WaveSmith Wins at SBC
WaveSmith Networks Inc. -- the No. 3 company on Light Reading's Top Ten Startup List (see WaveSmith Networks) -- has hit the milestone most startups covet: the multiyear, multimillion-dollar contract with a regional Bell operating company (RBOC).
SBC Communications Inc. (NYSE: SBC) has picked WaveSmith's DN 7100 multiservice switch for DSL aggregation for 200 of its switching sites nationwide (see SBC Deploys WaveSmith's DN). According to WaveSmith, at least one switch will be deployed per site, with the potential for more than one in some locations.
WaveSmith spokespeople say they're constrained from giving the exact value of the deal, and SBC hadn't returned calls for information at press time. Apparently, the rollout's already started, with switches live in portions of SBC's network.
The deal marks WaveSmith's first big win, though it's scored prior contracts with a couple of competitive local exchange carriers (CLECs). (See WaveSmith Wins Twice and WaveSmith Wins Customer.)
"We're pretty psyched," says CEO Thomas M. Burkardt. "It's taken a long time... [Our] people have worked hard for this."
The RBOC market is considered to hold the most potential for vendors dealing in access and edge equipment in North America. It's the Big Time for established suppliers -- and, for many startups, the key to survival.
The significance goes beyond revenues, though money always helps. The recognition of WaveSmith's technology by SBC is the real career-builder.
"This installation increases WaveSmith's chances of winning other deployments at SBC and with other RBOCs," says Kevin Mitchell, directing analyst at Infonetics Research Inc.
Mitchell also finds it significant that WaveSmith won this contract over incumbent players. Though details of which firms WaveSmith beat out aren't available, Alcatel SA (NYSE: ALA; Paris: CGEP:PA), Cisco Systems Inc. (Nasdaq: CSCO), Lucent Technologies Inc. (NYSE: LU), and Nortel Networks Corp. (NYSE/Toronto: NT) also play in this space, and most of them have supplied gear to SBC in the past.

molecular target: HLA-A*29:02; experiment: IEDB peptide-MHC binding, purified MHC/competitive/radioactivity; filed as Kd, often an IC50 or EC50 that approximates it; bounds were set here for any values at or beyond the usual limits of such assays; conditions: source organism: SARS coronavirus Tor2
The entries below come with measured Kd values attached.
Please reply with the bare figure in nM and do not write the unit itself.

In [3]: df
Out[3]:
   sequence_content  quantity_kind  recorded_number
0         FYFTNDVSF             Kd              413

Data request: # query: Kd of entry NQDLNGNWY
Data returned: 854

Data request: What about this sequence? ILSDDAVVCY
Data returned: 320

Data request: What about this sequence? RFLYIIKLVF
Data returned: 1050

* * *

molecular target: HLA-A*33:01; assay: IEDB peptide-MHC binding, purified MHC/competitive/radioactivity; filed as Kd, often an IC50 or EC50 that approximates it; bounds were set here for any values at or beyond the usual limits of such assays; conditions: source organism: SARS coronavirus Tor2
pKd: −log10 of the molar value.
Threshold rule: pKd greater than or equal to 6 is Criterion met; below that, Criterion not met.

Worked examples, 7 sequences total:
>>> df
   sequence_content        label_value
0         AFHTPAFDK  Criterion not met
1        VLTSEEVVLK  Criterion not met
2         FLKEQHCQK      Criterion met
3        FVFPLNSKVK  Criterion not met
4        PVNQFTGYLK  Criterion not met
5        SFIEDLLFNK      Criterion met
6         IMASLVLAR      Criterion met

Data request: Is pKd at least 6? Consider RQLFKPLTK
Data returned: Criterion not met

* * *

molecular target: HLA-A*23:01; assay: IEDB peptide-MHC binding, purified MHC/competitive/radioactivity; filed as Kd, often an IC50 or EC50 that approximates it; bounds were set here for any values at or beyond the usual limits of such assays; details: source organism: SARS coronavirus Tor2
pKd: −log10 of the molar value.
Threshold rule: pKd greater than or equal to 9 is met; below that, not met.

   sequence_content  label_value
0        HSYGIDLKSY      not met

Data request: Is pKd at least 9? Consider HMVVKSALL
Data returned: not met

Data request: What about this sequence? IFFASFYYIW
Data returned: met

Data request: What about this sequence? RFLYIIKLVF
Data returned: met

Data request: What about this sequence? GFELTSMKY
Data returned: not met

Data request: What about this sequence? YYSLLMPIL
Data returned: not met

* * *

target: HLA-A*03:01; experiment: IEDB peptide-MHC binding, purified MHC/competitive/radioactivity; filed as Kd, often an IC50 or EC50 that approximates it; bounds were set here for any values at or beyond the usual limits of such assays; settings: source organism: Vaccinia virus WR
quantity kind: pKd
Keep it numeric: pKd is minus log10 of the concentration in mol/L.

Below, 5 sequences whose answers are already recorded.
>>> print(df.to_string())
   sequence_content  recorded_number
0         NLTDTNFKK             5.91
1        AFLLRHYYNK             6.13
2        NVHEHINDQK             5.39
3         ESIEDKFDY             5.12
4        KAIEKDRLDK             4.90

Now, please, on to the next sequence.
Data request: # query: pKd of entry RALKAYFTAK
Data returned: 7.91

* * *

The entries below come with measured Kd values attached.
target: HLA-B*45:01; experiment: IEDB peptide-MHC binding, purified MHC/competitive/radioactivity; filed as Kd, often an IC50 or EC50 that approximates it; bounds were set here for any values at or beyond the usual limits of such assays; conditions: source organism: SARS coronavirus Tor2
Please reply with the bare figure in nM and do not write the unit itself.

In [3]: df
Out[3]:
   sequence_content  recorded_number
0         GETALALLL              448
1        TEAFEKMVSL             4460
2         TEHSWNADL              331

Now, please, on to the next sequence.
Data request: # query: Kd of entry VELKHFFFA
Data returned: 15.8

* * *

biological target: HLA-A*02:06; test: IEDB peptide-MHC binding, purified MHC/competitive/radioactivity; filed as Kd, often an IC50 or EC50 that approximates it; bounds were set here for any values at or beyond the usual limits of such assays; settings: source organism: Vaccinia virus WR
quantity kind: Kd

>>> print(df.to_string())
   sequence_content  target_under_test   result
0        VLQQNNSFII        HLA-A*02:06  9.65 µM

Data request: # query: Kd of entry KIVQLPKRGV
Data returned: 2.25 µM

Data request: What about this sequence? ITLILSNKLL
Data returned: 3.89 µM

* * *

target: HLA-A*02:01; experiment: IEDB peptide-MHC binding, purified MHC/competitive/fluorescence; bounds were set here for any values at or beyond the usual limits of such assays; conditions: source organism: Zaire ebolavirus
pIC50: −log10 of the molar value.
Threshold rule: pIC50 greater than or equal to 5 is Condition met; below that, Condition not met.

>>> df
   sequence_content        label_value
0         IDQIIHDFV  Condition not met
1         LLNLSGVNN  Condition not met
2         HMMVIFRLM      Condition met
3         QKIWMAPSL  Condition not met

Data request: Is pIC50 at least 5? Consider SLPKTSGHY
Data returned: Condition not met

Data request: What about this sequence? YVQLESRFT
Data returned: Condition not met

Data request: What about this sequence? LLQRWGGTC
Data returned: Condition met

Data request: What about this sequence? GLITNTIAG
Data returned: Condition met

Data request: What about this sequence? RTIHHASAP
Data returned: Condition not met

At least one other observer agrees the impact of the deal can't be downplayed. "This is a very significant win not just for WaveSmith. This proves that startups can win, if they focus on solving RBOC problems and try to meet their requirements," says Mark Bieberich, senior analyst at Yankee Group.
What were some of the needs WaveSmith met? According Bieberich, the box's compact size and ability to pack DSL channels onto a large amount of multiple ATM virtual circuits per chassis helped distinguish the vendor from competitors. It's also likely WaveSmith's costly investment in obtaining Osmine certification from Telcordia Technologies Inc. -- a must for RBOC acceptance -- paid off (see WaveSmith Scores Osmine).
It's worth keeping a careful eye on WaveSmith's partnership with Ciena Corp. (Nasdaq: CIEN). (See WaveSmith Gets $30M, Signs With Ciena.) According to Mitchell, even if Ciena didn't play a role in getting WaveSmith into SBC, the vendor could help WaveSmith with service and support later on.
WaveSmith has certainly caught Ciena's attention. In an interview at this week's OFC Conference in Atlanta, Steve Chaddick, Ciena's senior VP for corporate strategy and marketing, said that Ciena had been impressed with WaveSmith's progress. "They will find success... We provide the financial backing. It's a good partnership."
Might the partnership lead to acquisition? Chaddick certainly didn't rule out more startup acquisitions by Ciena. "Valuations are nuts right now... It's a pretty good time to be looking around."
What's next on WaveSmith's plate? Burkardt says there are several trials underway with North American carriers, though he won't say whether any are RBOCs. The sheer pressure of it all could weigh on a small firm, which still has just 100 employees.
The startup's win throws into relief the fact that Équipe Communications Corp., Ciena's other startup investment, hasn't gotten its big break. Though they play in different markets (WaveSmith at the edge and Équipe in the core), their common ATM heritage and relationship to Ciena provoke questions of who will survive -- or ultimately be bought by Big Brother or another player.
— Mary Jander, Senior Editor, Light Reading